It may seem like a mundane thing to some, but I still get a small thrill when someone takes the time to comment on what I write. So when someone takes the time to read my page and send me a compliment, insult, or advice I try to act on it. Last month, a reader with the handle “zz” commented on my post about the roast beef poboy at Fat Tuesday’s; he gave a short, pleasant description of the “sloppy roast beef poboy” at Sal & Phils. Seeing as I haven’t been to that restaurant in years, I decided to see if zz’s description was truthful.
When I walked through the door at Sal & Phil’s, I tried to think how many years I had been since I had eaten there. The number completely escapes me, but more than 10, less than 20. Regardless of the actual number, the restaurant has changed. After being shown to a table, I was left to ponder if the menu had changed as well.
For a seafood gumbo, there wasn’t much in the way of discernible seafood, but there was plenty of rice. Actually, this gumbo just wasn’t very good, and I’ll leave it at that.
There was one appetizer on the menu that really caught my eye, the crab stuffed jalapenos.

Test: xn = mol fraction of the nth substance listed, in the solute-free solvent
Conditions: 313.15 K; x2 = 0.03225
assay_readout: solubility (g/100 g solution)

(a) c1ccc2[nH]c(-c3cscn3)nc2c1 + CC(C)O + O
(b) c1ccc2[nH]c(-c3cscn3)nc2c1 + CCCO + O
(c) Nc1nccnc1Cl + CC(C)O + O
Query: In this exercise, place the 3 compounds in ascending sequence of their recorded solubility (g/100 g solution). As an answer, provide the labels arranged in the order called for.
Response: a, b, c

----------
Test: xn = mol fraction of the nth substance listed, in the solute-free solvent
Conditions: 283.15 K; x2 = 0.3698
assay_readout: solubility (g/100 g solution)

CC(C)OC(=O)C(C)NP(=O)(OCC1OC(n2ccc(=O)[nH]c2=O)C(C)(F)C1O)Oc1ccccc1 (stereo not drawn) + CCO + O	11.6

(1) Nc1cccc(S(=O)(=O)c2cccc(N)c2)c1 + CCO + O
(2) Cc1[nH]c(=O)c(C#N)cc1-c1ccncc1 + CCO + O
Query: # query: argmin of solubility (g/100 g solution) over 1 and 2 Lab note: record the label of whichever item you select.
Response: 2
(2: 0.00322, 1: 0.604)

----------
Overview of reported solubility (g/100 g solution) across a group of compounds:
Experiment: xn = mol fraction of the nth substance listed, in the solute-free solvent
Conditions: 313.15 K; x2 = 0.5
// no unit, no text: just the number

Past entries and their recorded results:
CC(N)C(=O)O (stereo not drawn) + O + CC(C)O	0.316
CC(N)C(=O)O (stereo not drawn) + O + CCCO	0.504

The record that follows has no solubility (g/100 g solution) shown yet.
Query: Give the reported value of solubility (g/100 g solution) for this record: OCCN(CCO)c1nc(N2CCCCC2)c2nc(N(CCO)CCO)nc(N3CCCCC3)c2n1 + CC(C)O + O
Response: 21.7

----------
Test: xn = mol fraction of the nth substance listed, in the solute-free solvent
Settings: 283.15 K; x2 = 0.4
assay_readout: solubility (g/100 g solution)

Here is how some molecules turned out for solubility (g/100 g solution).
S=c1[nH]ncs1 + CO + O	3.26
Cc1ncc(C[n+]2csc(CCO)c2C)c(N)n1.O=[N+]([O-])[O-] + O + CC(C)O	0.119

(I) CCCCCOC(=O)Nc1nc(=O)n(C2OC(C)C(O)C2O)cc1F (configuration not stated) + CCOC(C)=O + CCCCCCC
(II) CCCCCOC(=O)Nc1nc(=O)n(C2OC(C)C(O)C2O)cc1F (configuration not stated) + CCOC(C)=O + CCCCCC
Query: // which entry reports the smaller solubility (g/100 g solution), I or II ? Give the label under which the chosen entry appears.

Well, I wasn’t quite sure to what expect with this dish, but like the gumbo, this just isn’t very good.
Any good crab flavor is completely lost in the thick breading and is further mitigated by the flavor of canned/jarred jalapenos.
Fortunately, I didn’t come here for the gumbo or the crab jalapeno poppers. I came here for one reason, the roast beef poboy, and judging by the menu, I have at least one reason to expect something tasty. Sal & Phil’s proudly proclaims their use of Gambino bread, straight from New Orleans. Personally, I’m a fan of Leidenheimber, but I’ll take what I can get in Jackson.
In an over flashed picture, the mayo is even more evident. Does it all work? Well, the beef is tender, but it is dried out and overcooked. The sandwich isn’t overflowing with gravy, but there is enough to make a stellar mix with the mayo.
How does it compare to a New Orleans roast beef poboy? Well, it’s not on the same level as Parkway Bakery or Parasol’s, but I actually prefer the Sal & Phil’s offering to a Domilise’s roast beef. At the very least, I say Sal & Phil’s is worth another look. There’s a lot of seafood left to try on the menu, but I’ll stay away from wasted crab and watery gumbo.